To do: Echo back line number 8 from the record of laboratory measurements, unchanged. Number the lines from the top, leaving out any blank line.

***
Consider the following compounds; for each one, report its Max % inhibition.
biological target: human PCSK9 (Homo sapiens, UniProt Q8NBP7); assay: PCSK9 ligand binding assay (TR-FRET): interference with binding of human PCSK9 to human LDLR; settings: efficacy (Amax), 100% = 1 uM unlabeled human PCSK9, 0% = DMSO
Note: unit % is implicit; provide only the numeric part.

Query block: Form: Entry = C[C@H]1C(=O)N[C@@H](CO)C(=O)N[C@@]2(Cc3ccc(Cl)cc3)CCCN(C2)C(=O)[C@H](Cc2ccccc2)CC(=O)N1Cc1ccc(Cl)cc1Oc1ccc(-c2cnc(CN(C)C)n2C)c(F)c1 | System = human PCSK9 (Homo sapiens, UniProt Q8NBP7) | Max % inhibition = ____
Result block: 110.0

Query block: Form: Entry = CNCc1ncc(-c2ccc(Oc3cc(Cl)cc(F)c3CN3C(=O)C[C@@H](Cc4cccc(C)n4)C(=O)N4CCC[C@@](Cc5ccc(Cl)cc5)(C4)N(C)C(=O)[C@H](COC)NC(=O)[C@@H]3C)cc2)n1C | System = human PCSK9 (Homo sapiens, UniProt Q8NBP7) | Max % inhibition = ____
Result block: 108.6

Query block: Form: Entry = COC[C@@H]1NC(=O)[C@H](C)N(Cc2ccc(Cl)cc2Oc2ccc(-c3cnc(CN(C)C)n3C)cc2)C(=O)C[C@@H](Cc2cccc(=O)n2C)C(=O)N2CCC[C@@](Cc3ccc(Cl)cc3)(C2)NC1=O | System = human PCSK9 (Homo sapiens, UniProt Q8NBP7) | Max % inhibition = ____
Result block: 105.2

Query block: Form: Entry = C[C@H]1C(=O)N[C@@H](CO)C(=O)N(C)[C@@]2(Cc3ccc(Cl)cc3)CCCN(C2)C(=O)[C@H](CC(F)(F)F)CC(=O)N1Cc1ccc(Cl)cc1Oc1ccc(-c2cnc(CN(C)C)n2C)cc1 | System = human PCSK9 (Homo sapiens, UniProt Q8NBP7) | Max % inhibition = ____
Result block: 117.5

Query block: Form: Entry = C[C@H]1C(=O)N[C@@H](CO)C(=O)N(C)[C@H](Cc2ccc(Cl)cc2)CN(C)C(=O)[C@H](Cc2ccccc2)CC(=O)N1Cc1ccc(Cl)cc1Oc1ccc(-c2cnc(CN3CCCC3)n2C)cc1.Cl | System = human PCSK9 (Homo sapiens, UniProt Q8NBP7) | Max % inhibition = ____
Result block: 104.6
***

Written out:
Query block: Form: Entry = COC[C@@H]1NC(=O)[C@H](C)N(Cc2ccc(Cl)cc2Oc2ccc(-c3cnc(CN(C)C)n3C)cc2)C(=O)C[C@@H](Cc2cccc(=O)n2C)C(=O)N2CCC[C@@](Cc3ccc(Cl)cc3)(C2)NC1=O | System = human PCSK9 (Homo sapiens, UniProt Q8NBP7) | Max % inhibition = ____